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From "Mark R. Diggory" <>
Subject Re: math to apache commons was Re: [all] Separate email list for math development?
Date Tue, 11 Nov 2003 15:06:36 GMT

Henri Yandell wrote:
> On Mon, 10 Nov 2003, Mark R. Diggory wrote:
>>Most Commons projects have arisen from either top level apache projects,
>>xml apache projects or jakarta apache projects. As such they are
> You'd be surprised that this isn't as common as you think :) Many came out
> of a junky 'util' project. Struts have been good about factoring out some
> internal bits, but to a large extent I think the Struts ones are the only
> ones that have succeeded as spawned projects. Many of the other spawned
> projects didn't make it out of the sandbox.

hmm, I see

>>I think a great deal of thought has to go into why this sort of
>>perceived bifurcation is occurring between Apache Commons and Jakarta
>>Commons. Is there a problem here? Are groups disagreeing with one
>>anothers written mandates? Or perceived mandates? Do people just not
>>like working together? Maybe Jakarta needs to issue a more "uptodate"
>>position on its content? There certainly are allot of non-server
> It's confusing. I don't think anyone knows yet what the deal will be with
> A-C and J-C. There's no board-push to move J-C to A-C, and A-C is really
> just waiting for things to turn up so far.

Yes, this is what I'm concerned about.

>>oriented tools in it, (CLI, Jelly, BCEL, BSF, Gump, Log4j, ORO, Regexp,
>>JMeter . . .) and there really isn't anything that suggest Jakarta or
>>the Jakarta Commons are only for Server related packages. What I do see
>>are different groups of programmers forming separate schools or "clicks".
> [cliques] :)

Yes Mrs. Smith, my Spell checker ate my English homework...

> Do you mean language based? Java vs C vs Python vs Perl? Or internal
> Jakarta based? Tomcat vs Turbine vs Avalon?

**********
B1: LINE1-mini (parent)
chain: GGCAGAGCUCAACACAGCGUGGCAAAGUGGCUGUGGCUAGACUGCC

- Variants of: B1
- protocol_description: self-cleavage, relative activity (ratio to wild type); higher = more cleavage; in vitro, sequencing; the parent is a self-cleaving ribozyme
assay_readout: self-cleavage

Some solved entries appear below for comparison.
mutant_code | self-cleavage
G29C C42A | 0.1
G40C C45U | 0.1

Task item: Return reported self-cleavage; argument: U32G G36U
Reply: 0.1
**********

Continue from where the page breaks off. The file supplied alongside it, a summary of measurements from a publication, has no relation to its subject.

It seems there is a general movement in ASF to propagate some of the 
concepts and designs associated with Jakarta and XML projects out to all 
ASF projects as a whole, unfortunately this is translating into a number 
of different initiatives that appear to be stepping on each others toes.

Apache Incubator vs. Apache Jakarta vs Apache Commons vs Apache XML vs 
Apache Avalon vs Apache DB

> This might be a big difference in the httpd/Jakarta world. Jakarta treats
> 'server' quite liberally while httpd has until recently seemed to focus
> only on port 80/443 server stuff.
>>IMHO, the focus now should be on a release of our current efforts in
>>Jakarta Commons, this will provide a point of reference which we can
>>grow off of and others can experiment with. It will also get us onto a
>>more solid release schedule.
> This was going to be my question when I started replying. Should Math
> focus on a tight release of what they currently have under the J-C
> sunshade [as people seem scared of the word umbrella] and then start
> trying to figure out what thoughts there are for weird and whacky ideas.
> Seems to be what you're saying, so +1.


>>We should also consider that we may be working other open source
>>codebases and projects into the Apache project in the future. We should
>>expect we are going to eventually need more room to work on such
>>integration and experimentation outside the scope of what we will want
>>to make modular and available via the Jakarta Commons. I'm convinced I'd
>>like to see a "parent project" for the Jakarta Commons Math API, I'm not
>>convinced yet that it should be outside Jakarta. I think initially, as
>>least, any parent project of math is going to be very Java centric, we
>>should take things one step at a time and make changes as they are needed.
> I think there will be some diplomacy etc to figure out just where a
> Jakarta Math or Apache Math or Mapache would live. Once the Math release
> in Commons is made, write a couple of scope documents. One for inside
> Jakarta and one as a TLP for Apache. See which feels the most comfortable.
> Hen

Sounds like a good way to move forward.

Mark Diggory
Software Developer
Harvard MIT Data Center

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